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One of you conservative apologists have an opinion on this?(43 posts)

One of you conservative apologists have an opinion on this?Cory
Oct 2, 2003 8:01 AM
Trying to leave politics out of it, if I can, I'm still left with a question I can't answer:
Why were Bill Clinton's admitted marijuana use and apparent treatment of women a huge deal, even leading to his impeachment, while Arnold Schwarzenegger's documented, admitted, photographed marijuana use, his use of steroids and his sexual activity (both the stuff he bragged about and the stuff he now denies) don't raise any conservative hackles?
Easy answer. Clinton would have done just fine in California. nmKristin
Oct 2, 2003 8:09 AM
cause he's "dah tehrminatahr"rufus
Oct 2, 2003 8:12 AM
because he's a "stah" baby!ColnagoFE
Oct 2, 2003 8:14 AM
Also steroids weren't illegal back when Ahnold was using...(though I'm guessing he also used a number of illegal substances as well) and nearly nobody considers pot a hard drug these days--even a lot of conservatives. And his past sexual exploits are no big deal now that he's "happily" married. After all the guy gets to sow his wild oats, doesn't he? Stuff like this is only a big deal when people decide to play party politics and make it a big deal.
He's also pro-choice: who thinks he's a conservative? (nm)TJeanloz
Oct 2, 2003 8:53 AM
I consider him a "middle roader". (nm)jesse1
Oct 4, 2003 4:08 AM
because it smacks of politics?mohair_chair
Oct 2, 2003 8:56 AM
You can't leave politics out of it. That's naive.

Who cares about his steroid use? Who cares about his pot smoking back in the 1970s? Who cares about his sexual activity? What possible relevance could mostly legal stuff he did 30 years ago have today?

I read a headline about his steroid use and the first thing that poppped in my mind was, wow, this is a real pathetic stretch to defame him, and here's a newspaper that desperately doesn't want him to win (this is the same paper that always refers to him as "the actor," which confuses me because Gary Colemen is also running). At no time did I think, hey, Arnold's a bad guy who isn't qualified to be governor.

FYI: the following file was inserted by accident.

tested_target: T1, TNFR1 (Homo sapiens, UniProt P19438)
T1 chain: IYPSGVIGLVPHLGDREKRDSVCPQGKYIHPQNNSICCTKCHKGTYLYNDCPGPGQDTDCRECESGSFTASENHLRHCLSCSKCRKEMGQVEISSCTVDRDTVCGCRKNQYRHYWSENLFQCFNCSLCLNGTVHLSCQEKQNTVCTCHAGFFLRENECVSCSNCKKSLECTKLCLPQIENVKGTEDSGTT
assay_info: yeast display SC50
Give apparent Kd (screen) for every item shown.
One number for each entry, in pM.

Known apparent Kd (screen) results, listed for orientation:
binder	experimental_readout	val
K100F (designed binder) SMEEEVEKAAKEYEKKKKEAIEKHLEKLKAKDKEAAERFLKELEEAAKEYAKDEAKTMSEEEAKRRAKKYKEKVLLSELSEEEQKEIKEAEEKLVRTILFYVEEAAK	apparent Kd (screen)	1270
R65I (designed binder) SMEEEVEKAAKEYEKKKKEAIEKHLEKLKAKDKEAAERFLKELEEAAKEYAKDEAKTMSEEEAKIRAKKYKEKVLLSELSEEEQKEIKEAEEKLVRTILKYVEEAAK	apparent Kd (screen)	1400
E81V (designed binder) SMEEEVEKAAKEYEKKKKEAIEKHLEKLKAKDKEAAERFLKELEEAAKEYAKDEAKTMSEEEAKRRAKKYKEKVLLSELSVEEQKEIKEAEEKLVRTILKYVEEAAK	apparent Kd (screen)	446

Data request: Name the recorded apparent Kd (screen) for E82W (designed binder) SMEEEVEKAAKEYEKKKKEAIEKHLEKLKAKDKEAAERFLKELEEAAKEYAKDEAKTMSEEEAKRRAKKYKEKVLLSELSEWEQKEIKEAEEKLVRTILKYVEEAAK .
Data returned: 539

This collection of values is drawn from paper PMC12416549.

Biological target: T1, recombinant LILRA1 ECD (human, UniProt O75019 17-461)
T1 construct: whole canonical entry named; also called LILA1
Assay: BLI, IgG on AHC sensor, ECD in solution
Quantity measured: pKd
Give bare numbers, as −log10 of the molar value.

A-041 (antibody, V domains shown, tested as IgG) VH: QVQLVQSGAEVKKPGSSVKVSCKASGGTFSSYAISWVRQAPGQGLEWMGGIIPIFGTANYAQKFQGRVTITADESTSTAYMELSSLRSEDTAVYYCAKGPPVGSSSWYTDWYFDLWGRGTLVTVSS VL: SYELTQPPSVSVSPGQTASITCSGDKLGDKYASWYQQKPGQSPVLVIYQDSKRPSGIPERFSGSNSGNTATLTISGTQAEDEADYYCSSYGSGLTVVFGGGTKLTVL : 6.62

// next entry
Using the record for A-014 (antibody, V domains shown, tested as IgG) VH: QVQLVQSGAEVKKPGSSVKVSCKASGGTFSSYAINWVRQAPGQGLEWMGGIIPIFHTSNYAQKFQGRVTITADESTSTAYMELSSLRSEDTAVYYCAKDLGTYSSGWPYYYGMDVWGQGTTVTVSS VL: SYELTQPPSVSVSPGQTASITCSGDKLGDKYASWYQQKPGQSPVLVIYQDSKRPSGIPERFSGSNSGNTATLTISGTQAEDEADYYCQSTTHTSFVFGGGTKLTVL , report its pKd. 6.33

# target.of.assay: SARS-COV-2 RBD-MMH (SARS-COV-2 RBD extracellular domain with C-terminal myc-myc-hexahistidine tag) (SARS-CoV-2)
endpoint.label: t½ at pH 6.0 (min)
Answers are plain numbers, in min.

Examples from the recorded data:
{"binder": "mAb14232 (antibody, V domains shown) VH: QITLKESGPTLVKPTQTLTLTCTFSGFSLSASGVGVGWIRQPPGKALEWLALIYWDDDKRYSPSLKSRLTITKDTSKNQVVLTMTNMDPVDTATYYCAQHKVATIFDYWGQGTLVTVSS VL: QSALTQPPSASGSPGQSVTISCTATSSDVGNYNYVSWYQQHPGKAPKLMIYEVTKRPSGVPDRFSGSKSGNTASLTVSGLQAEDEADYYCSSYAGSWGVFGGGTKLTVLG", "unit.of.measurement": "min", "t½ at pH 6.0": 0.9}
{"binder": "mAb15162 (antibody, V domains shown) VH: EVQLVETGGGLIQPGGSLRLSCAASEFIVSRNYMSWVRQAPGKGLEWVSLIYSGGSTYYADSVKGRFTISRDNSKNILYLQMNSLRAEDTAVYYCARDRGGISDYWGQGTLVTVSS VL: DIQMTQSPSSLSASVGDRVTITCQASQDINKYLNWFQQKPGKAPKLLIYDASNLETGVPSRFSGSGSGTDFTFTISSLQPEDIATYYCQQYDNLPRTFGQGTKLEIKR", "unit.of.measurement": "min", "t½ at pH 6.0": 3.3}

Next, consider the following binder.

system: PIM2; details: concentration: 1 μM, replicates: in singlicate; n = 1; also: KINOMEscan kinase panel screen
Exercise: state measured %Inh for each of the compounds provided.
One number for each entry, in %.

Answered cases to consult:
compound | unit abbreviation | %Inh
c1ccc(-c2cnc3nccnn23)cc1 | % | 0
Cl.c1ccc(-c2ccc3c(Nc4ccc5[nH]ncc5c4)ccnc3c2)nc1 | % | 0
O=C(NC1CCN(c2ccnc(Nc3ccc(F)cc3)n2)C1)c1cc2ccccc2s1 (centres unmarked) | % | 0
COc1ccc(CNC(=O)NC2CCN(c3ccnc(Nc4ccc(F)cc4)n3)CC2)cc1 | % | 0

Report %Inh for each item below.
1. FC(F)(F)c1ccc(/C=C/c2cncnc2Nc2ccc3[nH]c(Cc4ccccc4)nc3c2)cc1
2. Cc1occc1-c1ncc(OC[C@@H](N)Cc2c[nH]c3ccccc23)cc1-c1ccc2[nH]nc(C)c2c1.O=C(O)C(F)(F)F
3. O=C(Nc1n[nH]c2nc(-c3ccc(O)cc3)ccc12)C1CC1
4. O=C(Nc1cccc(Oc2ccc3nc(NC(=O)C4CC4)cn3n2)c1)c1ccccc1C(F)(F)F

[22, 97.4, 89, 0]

Today this report came out about how Arnold was supposedly flirting and groping women on sets, and the first thing that pops into my mind is, gee, what a surprise. This information was so important, it wasn't released until five days before the election!! It's the classic October Surprise. There isn't enough time to refute it or respond, and more people will hear the report than will hear the response.

It's politics. Dirty politics. Plain and simple. It's why we end up electing losers and scoundrels and deadbeats most of the time. It's why no one in their right mind would run for office today.
several reasonsDougSloan
Oct 2, 2003 8:58 AM
1. He's not Gray Davis.
2. He's not Gray Davis.
3. He's not Gray Davis....
4. It happend a long time ago.
5. This is California, not the nation. We legalized marijuana.
6. Not aware that he lied under oath about treatment of women.
7. He may not be ideal, but see #1.

Is marijuana legal in California??Kristin
Oct 2, 2003 9:11 AM
Damn. California 1, North Carolina, 2 (NC lost 5 points in the last 2 weeks for being a cycle scary place to live.)

Just kidding. It wouldn't be fun to smoke pot if it was legal.
sure it would still be fun...and cheaper too!ColnagoFE
Oct 2, 2003 9:17 AM
maybe dominos pizza would include a free quarter ounce with every 10th pizza purchased? Think of the marketing tie-in possibilities!!!!!
more like free pizza with every quarter ounce ;-) nmDougSloan
Oct 2, 2003 9:18 AM
LOL!! That was funny! nmLive Steam
Oct 2, 2003 9:46 AM
Oct 2, 2003 9:17 AM
Medical use is ok under state law, but not federal. Possession of a small amount for "personal use" is only an infraction under state law.

I think it may still be the state's number one cash crop, grown largely in national forests.

Decriminalized. Still unlawful, offense is civil, not criminal128
Oct 2, 2003 9:36 AM
as defined by legislatures.

As a civil offense penalty is (money, like a ticket) not a criminal offense and penalty(jailtime)if busted with an amount over the prescribed (usually an ounce)limit. If possessing over the limit, or dealing, then the offense IS a criminal violation. That's my understanding of the decriminization statutes (w/o reference to medical use)in most states.

Outside medical use, herb is not legalized (as distinct from deCRIMINALalized) anywhere in the USA.

Visit NORML on the web.

Grow your own.
Repeal mandatory sentencing guidlines.
Hmmm. Yet another reason to hike the JMT!!Kristin
Oct 2, 2003 9:37 AM
Okay, you guys are gonna think I'm a dope addict. I haven't partaken actually, since I was...what...eighteen? Then I became a Christian and I learned that smoking dope was an evil sin. Now I'm not so sure. I guess it depends a lot on why someone would do it. I have become a bit of a purist though. No makeup, quit smoking, don't take medicine unless its necessary, etc... I'm not sure I'd smoke anything ever again. But I don't think its a big sin anymore.
make brownies then!ColnagoFE